I wonder if the "Observer" referred to the economic crisis of 1951, too. The Opposition did not in the Election campaign.
Now I want to continue with the speech which I intended to make. If I were to refer to all the subjects in the Gracious Speech which interest me I should gravely trespass on the advice given to the House two days ago by Mr. Speaker, who suggested a limit of about 20 minutes. The one subject which seems to be foremost in the minds of hon. Members is the question of monopolies and restrictive practices, and strangely enough that is the topic on which I want to say a few words, although there are many other topics in the Gracious Speech which I warmly welcome, notably the development of nuclear energy, the modernisation and re-equipment of the railways, the reconstruction and improvement of roads, the slum clearance programme and the attention to be given, as was underlined by the Prime Minister, to education.
The question of monopolies and restrictive practices has recently achieved some limelight as a result of Press reports to which reference has already been made, namely on tenders to the London County Council for steel girders and, more recently, on tenders for cement. I have found it a little difficult to understand why these reports should gain so much publicity. In the paper industry, of which I am a member, this sort of thing is happening every day. I referred to it in the debate on the Gracious Speech last year —as far as I am able tell, without causing a ripple; not that that disturbs me, it is an experience to which I have become accustomed. I want to return to it today. In doing so, I must declare an interest in that I am a member of the paper trade.
The situation has deteriorated somewhat in the past 12 months. I want to deal with it under two separate headings, the first of which is price. In the paper trade there is an agreement that all the mills making a particular grade of paper shall charge a particular price to the merchant. As a merchant, I can go to any mill making any particular grade of paper, and I must pay the same price to any mill. Not only that; my resale price is also fixed. If I buy one ton for direct delivery to a customer, I must charge 6¼ per cent. profit, no matter how keen I might be to do it for less. If I put the paper in a warehouse and deliver it to my customers in small quantities, I must add 33⅓ per cent. profit, no matter how willing I am to do it for less. If I transgress, if I sell direct at less than 6¼ per cent. profit, or sell ex-warehouse at less than the margin laid down, I am open to being blacklisted and denied all future supplies of that quality of paper from those mills.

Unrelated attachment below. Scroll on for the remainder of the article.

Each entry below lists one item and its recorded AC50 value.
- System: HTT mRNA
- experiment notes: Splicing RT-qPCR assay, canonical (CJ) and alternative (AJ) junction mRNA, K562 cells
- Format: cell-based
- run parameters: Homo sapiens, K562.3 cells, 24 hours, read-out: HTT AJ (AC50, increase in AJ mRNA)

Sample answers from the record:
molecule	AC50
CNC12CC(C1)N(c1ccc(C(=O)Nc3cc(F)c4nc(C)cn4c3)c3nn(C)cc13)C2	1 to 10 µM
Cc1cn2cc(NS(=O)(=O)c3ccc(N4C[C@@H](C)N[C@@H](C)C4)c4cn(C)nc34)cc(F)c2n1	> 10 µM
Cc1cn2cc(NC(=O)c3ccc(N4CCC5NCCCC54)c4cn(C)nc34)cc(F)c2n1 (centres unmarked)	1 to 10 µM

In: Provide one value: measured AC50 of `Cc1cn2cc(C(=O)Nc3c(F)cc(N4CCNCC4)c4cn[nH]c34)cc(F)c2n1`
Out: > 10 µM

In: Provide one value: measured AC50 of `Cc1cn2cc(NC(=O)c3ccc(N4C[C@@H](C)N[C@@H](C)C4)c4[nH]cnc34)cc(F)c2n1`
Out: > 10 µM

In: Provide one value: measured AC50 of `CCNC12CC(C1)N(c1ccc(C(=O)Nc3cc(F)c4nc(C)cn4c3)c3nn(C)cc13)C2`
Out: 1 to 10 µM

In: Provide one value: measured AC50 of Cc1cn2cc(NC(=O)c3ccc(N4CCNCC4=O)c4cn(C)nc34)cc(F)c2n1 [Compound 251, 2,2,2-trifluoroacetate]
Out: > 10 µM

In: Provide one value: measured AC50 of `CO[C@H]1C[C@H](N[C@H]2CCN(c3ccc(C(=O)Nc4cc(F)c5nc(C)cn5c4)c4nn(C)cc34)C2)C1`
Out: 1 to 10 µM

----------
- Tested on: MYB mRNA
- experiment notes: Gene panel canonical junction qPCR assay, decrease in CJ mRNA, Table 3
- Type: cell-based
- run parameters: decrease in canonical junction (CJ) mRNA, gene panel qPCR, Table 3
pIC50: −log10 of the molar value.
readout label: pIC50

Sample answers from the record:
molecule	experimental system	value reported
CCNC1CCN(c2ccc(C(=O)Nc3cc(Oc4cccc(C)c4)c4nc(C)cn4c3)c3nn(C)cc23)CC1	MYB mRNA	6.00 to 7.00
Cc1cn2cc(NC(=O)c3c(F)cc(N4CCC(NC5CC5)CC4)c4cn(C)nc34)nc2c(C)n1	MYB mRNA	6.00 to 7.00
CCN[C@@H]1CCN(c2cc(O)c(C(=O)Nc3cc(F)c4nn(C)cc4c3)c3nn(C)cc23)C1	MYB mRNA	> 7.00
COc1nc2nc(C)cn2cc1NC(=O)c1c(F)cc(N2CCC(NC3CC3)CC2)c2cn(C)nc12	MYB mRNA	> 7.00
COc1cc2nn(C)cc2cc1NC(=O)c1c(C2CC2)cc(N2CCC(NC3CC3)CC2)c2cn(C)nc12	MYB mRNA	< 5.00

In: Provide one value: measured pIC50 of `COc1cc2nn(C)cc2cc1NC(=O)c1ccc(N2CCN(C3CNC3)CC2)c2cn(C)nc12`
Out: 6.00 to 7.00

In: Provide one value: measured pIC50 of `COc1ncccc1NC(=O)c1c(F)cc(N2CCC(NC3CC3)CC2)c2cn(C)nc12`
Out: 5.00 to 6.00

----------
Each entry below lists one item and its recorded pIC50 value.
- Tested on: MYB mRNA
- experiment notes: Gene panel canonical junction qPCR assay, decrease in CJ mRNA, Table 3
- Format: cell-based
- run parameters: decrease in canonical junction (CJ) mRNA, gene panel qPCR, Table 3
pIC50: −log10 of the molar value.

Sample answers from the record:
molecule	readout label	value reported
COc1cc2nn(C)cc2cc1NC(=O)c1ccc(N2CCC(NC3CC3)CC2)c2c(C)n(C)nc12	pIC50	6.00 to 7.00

That is the position which existed last year and which exists today. All competition by price is ruled out. There remained competition by efficiency and by service, but that is also being erased, and I can best illustrate that by quoting an example. I hope that the House will forgive me for talking in the first person, but that is the best way to put this point across.
Not long ago I received an inquiry from a firm of printers I know well for 4 tons of paper of a well-known quality made by a very well-known mill. I sent the inquiry to the mill, but was told that the mill could not quote. The reason was that I had not had this order in the past and so I had no quota. They could only quote merchants who had bought this kind of paper in the past. In other words, not only was competition by price ruled out, but competition by service was ruled out, too. The merchant who had the order in the past must get it again no matter how keen the printer might be to place the order with another merchant, more agreeable, more enthusiastic, and more efficient though he might be.
The printer can no longer buy where he likes. He must go to the same merchant as in the past. Not only have we eliminated competition by price, but we have eliminated competition by service and efficiency too. Trade is ossified, enthusiasm and efficiency are denied their reward, and lack of enthusiasm and lack of efficiency are insulated against their proper consequences.